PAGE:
Making up more than half of the world’s total GDP at $40 trillion, nothing about the goings on of the manufacturing space is small. Somewhere on its way to becoming the largest market in the world, manufacturing developed a problem with global implications: 20% of every dollar spent in the industry is wasted – adding up to $8 Trillion, or 10% of the global GDP. Typically a 20% efficiency loss would be a red-alert issue, and we have a recent example as proof: for those products impacted by the US-China tariffs, which are economically at the same order of magnitude (10-25%), brands and manufacturers mobilized a massive undertaking to move supply chains they wouldn’t have imagined possible even a few years ago. It would be reasonable to expect a similar effort to reduce this 20% of excess waste, as recouping its loss would bring about a renaissance of value for every company that is part of the manufacturing industry. Unfortunately, and interestingly, that is not the case.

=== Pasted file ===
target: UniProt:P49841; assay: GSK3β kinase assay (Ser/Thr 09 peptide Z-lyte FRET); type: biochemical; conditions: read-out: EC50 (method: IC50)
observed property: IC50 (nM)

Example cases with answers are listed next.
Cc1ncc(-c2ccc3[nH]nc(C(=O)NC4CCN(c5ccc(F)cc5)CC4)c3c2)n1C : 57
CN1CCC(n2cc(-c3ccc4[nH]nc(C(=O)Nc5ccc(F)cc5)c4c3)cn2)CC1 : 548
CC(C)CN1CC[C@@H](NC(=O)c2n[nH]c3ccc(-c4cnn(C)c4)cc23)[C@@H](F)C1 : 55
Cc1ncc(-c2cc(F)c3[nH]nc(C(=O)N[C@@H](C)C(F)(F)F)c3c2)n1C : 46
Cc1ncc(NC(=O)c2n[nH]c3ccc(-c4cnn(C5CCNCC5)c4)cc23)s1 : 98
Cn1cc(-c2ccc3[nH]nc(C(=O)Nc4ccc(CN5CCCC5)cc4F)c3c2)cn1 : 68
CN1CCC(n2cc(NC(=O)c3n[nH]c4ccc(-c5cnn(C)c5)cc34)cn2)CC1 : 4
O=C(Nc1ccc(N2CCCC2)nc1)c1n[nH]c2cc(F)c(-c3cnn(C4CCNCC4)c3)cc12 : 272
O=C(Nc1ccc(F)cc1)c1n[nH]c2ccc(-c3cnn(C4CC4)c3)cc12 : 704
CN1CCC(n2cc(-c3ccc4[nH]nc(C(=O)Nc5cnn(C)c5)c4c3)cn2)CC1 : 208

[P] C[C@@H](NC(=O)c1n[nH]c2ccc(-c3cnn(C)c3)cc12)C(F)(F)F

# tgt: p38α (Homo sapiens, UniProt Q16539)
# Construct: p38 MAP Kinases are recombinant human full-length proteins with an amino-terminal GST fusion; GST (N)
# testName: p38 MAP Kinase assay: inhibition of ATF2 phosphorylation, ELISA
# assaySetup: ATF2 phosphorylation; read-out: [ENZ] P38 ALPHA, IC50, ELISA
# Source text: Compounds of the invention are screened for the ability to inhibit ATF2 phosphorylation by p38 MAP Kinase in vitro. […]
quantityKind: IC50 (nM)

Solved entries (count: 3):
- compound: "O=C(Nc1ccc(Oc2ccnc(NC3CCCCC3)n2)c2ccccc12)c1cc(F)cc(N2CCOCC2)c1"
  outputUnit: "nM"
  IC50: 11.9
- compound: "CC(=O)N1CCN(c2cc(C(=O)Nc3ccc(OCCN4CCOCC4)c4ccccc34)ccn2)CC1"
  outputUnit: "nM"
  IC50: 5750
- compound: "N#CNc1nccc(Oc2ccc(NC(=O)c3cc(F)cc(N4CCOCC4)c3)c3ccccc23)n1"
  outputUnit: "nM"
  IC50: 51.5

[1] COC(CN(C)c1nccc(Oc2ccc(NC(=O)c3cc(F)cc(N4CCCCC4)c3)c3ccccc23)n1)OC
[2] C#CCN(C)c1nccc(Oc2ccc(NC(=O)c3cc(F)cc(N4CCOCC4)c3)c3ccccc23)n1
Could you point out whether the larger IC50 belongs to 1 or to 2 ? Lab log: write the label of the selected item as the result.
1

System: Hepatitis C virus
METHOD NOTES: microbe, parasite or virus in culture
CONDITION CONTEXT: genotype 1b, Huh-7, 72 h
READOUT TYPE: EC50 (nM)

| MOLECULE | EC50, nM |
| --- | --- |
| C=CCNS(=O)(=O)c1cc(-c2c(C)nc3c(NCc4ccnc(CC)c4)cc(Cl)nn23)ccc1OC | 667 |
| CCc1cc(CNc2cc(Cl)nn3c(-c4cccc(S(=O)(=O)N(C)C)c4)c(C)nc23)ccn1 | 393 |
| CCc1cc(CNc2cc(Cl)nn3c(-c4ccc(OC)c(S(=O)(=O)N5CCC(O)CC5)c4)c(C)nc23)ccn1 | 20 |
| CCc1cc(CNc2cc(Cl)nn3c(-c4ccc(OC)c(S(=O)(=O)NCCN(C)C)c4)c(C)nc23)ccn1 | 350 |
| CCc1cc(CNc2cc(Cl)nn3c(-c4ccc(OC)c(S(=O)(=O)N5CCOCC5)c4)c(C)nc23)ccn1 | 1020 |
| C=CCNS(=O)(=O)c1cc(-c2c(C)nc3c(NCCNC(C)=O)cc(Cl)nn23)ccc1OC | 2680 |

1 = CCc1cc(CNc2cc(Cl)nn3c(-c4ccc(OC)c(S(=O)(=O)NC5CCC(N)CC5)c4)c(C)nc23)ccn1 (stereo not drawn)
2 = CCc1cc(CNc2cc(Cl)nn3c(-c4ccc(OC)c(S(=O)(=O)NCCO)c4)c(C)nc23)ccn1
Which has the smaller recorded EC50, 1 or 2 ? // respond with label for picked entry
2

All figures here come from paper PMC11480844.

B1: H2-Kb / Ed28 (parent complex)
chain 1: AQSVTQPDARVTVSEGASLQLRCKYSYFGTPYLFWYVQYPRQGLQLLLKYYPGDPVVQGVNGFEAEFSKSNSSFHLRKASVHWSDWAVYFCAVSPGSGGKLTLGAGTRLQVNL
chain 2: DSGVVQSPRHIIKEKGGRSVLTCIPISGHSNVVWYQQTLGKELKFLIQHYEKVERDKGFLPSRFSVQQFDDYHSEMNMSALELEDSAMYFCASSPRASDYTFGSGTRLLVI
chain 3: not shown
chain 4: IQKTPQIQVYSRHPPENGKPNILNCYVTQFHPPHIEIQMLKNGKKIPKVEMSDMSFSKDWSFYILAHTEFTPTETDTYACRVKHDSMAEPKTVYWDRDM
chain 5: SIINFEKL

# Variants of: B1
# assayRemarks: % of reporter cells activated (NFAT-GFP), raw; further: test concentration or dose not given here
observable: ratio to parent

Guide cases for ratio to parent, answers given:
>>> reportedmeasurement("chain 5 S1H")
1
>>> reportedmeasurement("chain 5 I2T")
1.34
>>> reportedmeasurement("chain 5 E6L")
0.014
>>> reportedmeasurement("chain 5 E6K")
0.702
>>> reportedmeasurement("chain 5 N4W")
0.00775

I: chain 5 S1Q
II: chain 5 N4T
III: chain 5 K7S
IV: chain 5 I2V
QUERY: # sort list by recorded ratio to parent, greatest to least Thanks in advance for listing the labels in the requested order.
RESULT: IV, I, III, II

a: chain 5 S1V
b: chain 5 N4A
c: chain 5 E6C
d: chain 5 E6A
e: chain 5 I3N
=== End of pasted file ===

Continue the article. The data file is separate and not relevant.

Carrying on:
While manufacturing waste comes from a variety of sources, this 20% waste isn’t actually physical waste produced by manufacturing as an industry (which is a topic on its own). I’m talking about the economic waste: money that was spent that arguably, didn’t have to be spent due to inefficiencies in the process of manufacturing things. Let’s consider consumer electronics where the economic waste vectors take many forms across the entire lifecycle of a product, from development into production.